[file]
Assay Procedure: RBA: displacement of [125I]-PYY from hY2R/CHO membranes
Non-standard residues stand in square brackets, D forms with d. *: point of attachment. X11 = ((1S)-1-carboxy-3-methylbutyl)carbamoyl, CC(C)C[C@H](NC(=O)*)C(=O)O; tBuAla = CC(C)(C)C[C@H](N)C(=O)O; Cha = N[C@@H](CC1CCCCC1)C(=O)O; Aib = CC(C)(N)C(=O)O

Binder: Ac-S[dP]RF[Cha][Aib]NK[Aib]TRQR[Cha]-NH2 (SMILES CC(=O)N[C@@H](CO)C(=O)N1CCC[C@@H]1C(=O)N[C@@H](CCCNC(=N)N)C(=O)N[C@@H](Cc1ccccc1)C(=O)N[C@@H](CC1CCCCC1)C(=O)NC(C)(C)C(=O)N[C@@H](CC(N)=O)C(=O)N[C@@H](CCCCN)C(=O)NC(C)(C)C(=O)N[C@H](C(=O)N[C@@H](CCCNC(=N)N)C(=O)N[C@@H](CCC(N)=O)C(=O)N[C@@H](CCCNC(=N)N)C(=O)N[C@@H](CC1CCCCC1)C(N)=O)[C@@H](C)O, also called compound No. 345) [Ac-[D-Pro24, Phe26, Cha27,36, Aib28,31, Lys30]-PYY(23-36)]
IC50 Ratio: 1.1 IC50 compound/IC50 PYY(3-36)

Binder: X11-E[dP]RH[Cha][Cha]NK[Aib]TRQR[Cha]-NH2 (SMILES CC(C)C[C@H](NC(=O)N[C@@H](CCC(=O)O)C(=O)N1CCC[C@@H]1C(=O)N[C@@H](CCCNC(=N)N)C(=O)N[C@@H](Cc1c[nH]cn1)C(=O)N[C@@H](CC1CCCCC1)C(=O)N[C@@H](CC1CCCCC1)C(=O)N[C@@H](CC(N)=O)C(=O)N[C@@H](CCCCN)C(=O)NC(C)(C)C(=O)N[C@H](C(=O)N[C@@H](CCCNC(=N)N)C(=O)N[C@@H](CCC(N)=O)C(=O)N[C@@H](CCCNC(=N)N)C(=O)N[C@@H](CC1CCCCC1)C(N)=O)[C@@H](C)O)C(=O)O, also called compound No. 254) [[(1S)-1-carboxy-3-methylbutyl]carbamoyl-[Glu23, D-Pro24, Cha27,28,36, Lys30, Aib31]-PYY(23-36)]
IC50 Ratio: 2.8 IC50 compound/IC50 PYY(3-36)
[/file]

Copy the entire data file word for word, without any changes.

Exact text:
Assay Procedure: RBA: displacement of [125I]-PYY from hY2R/CHO membranes
Non-standard residues stand in square brackets, D forms with d. *: point of attachment. X11 = ((1S)-1-carboxy-3-methylbutyl)carbamoyl, CC(C)C[C@H](NC(=O)*)C(=O)O; tBuAla = CC(C)(C)C[C@H](N)C(=O)O; Cha = N[C@@H](CC1CCCCC1)C(=O)O; Aib = CC(C)(N)C(=O)O

Binder: Ac-S[dP]RF[Cha][Aib]NK[Aib]TRQR[Cha]-NH2 (SMILES CC(=O)N[C@@H](CO)C(=O)N1CCC[C@@H]1C(=O)N[C@@H](CCCNC(=N)N)C(=O)N[C@@H](Cc1ccccc1)C(=O)N[C@@H](CC1CCCCC1)C(=O)NC(C)(C)C(=O)N[C@@H](CC(N)=O)C(=O)N[C@@H](CCCCN)C(=O)NC(C)(C)C(=O)N[C@H](C(=O)N[C@@H](CCCNC(=N)N)C(=O)N[C@@H](CCC(N)=O)C(=O)N[C@@H](CCCNC(=N)N)C(=O)N[C@@H](CC1CCCCC1)C(N)=O)[C@@H](C)O, also called compound No. 345) [Ac-[D-Pro24, Phe26, Cha27,36, Aib28,31, Lys30]-PYY(23-36)]
IC50 Ratio: 1.1 IC50 compound/IC50 PYY(3-36)

Binder: X11-E[dP]RH[Cha][Cha]NK[Aib]TRQR[Cha]-NH2 (SMILES CC(C)C[C@H](NC(=O)N[C@@H](CCC(=O)O)C(=O)N1CCC[C@@H]1C(=O)N[C@@H](CCCNC(=N)N)C(=O)N[C@@H](Cc1c[nH]cn1)C(=O)N[C@@H](CC1CCCCC1)C(=O)N[C@@H](CC1CCCCC1)C(=O)N[C@@H](CC(N)=O)C(=O)N[C@@H](CCCCN)C(=O)NC(C)(C)C(=O)N[C@H](C(=O)N[C@@H](CCCNC(=N)N)C(=O)N[C@@H](CCC(N)=O)C(=O)N[C@@H](CCCNC(=N)N)C(=O)N[C@@H](CC1CCCCC1)C(N)=O)[C@@H](C)O)C(=O)O, also called compound No. 254) [[(1S)-1-carboxy-3-methylbutyl]carbamoyl-[Glu23, D-Pro24, Cha27,28,36, Lys30, Aib31]-PYY(23-36)]
IC50 Ratio: 2.8 IC50 compound/IC50 PYY(3-36)